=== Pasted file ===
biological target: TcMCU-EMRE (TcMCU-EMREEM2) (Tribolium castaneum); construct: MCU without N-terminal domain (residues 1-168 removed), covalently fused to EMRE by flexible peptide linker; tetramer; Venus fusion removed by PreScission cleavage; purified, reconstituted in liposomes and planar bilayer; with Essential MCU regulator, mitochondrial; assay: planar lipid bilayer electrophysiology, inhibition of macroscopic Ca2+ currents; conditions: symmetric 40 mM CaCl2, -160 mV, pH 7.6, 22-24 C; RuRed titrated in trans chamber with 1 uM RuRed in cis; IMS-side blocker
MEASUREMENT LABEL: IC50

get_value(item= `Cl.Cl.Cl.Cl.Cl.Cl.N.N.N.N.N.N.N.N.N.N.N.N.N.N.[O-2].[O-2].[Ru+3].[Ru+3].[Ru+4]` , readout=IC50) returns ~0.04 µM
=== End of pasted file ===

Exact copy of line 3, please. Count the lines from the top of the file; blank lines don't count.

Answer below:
get_value(item= `Cl.Cl.Cl.Cl.Cl.Cl.N.N.N.N.N.N.N.N.N.N.N.N.N.N.[O-2].[O-2].[Ru+3].[Ru+3].[Ru+4]` , readout=IC50) returns ~0.04 µM